In what could be considered a controversial bootstrapping strategy, Enso Finance has announced that it’s launching a month-long vampire attack that could drain nearly $1 billion from six competing DeFi protocols.
A vampire attack sources liquidity by siphoning it from one (or several) competing projects. The vampire analogy ends there—the initial attack doesn’t actually change the nature of the project that was targeted.
Enso, a platform that allows users to combine investing strategies into “metastrategies” and follow others, launched earlier this year. It will target six protocols with an accumulated $941.5 million total value locked as of Tuesday afternoon, according to data from DeFi Llama.
Set Protocol and Index Coop, which allow users to create their own indexes, account for more than $400 million each in total value locked (TVL), a metric that approximates the amount of money flowing through any given DeFi protocol. dHedge, a decentralized hedge fund, and PowerPool, an automated DeFi token portfolio manager, account for $21 million and $18 million, respectively. PieDAO, a platform for building DeFi ETFs, has $13.8 million, and Indexed, a protocol for passive portfolio management, has $11.7 million in TVL.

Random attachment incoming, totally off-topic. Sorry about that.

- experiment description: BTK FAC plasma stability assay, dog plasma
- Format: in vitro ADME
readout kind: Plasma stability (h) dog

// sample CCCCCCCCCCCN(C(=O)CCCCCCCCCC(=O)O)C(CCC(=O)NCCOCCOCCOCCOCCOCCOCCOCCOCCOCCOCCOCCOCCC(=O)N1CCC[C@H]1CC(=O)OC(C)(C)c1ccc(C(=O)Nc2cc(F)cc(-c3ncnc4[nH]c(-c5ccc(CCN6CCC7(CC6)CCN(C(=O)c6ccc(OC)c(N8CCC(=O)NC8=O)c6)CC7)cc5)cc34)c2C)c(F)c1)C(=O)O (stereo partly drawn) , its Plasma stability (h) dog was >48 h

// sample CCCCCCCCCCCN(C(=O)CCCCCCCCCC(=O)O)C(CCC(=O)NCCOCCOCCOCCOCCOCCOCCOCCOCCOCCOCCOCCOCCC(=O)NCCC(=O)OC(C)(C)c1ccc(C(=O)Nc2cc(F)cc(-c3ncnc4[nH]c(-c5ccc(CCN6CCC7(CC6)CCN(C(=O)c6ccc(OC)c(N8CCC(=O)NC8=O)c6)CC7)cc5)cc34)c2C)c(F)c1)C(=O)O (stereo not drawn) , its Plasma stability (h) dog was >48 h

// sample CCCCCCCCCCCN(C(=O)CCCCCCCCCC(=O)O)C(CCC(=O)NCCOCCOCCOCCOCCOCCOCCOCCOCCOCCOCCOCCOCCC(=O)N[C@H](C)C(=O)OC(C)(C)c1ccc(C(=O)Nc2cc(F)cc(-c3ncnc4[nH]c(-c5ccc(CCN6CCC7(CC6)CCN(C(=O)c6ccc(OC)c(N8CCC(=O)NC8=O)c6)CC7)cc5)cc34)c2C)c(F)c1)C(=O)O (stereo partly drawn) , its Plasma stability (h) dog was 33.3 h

Enso itself has set out to provide all of those features and will gamify the migration process with a virtual arcade that reimburses users's gas fees (transaction costs on the Ethereum network) as they migrate liquidity during the 4-week vampire attack. Liquidity providers who migrate will also be rewarded with NFTs—unique collectible tokens—and Enso native tokens once the attack is complete.
DeFi is a catch-all term for financial tools built on a blockchain. Unlike traditional finance, DeFi projects for lending, borrowing, and investing in assets are not controlled by a central organization like a bank. According to DeFi Llama, the TVL in such projects has reached $259 billion across blockchain networks, including Et...